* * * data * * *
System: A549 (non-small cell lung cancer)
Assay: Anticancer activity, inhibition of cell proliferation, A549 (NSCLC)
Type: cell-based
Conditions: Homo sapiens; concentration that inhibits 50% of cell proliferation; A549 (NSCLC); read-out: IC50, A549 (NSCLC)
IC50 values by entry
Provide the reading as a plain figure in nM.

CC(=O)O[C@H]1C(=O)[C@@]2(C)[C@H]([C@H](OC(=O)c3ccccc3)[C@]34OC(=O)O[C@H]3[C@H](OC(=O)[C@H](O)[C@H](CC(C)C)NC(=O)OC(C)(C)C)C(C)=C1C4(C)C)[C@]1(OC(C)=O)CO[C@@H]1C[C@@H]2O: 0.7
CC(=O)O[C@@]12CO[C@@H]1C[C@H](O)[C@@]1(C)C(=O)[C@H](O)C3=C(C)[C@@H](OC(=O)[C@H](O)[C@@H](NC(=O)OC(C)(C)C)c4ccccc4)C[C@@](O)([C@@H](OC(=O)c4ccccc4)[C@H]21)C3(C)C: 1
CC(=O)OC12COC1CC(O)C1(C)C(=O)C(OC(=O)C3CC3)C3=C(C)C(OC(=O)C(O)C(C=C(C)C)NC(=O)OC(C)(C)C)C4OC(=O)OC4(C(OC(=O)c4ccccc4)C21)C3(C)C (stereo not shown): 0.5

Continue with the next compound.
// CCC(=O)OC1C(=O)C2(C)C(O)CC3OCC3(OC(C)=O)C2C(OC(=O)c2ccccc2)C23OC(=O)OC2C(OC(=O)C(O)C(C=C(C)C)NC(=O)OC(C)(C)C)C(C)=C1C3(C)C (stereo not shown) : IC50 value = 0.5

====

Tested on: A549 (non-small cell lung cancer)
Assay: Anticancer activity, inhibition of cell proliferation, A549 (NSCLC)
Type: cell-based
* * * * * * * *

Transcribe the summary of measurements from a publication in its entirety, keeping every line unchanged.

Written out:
System: A549 (non-small cell lung cancer)
Assay: Anticancer activity, inhibition of cell proliferation, A549 (NSCLC)
Type: cell-based
Conditions: Homo sapiens; concentration that inhibits 50% of cell proliferation; A549 (NSCLC); read-out: IC50, A549 (NSCLC)
IC50 values by entry
Provide the reading as a plain figure in nM.

CC(=O)O[C@H]1C(=O)[C@@]2(C)[C@H]([C@H](OC(=O)c3ccccc3)[C@]34OC(=O)O[C@H]3[C@H](OC(=O)[C@H](O)[C@H](CC(C)C)NC(=O)OC(C)(C)C)C(C)=C1C4(C)C)[C@]1(OC(C)=O)CO[C@@H]1C[C@@H]2O: 0.7
CC(=O)O[C@@]12CO[C@@H]1C[C@H](O)[C@@]1(C)C(=O)[C@H](O)C3=C(C)[C@@H](OC(=O)[C@H](O)[C@@H](NC(=O)OC(C)(C)C)c4ccccc4)C[C@@](O)([C@@H](OC(=O)c4ccccc4)[C@H]21)C3(C)C: 1
CC(=O)OC12COC1CC(O)C1(C)C(=O)C(OC(=O)C3CC3)C3=C(C)C(OC(=O)C(O)C(C=C(C)C)NC(=O)OC(C)(C)C)C4OC(=O)OC4(C(OC(=O)c4ccccc4)C21)C3(C)C (stereo not shown): 0.5

Continue with the next compound.
// CCC(=O)OC1C(=O)C2(C)C(O)CC3OCC3(OC(C)=O)C2C(OC(=O)c2ccccc2)C23OC(=O)OC2C(OC(=O)C(O)C(C=C(C)C)NC(=O)OC(C)(C)C)C(C)=C1C3(C)C (stereo not shown) : IC50 value = 0.5

====

Tested on: A549 (non-small cell lung cancer)
Assay: Anticancer activity, inhibition of cell proliferation, A549 (NSCLC)
Type: cell-based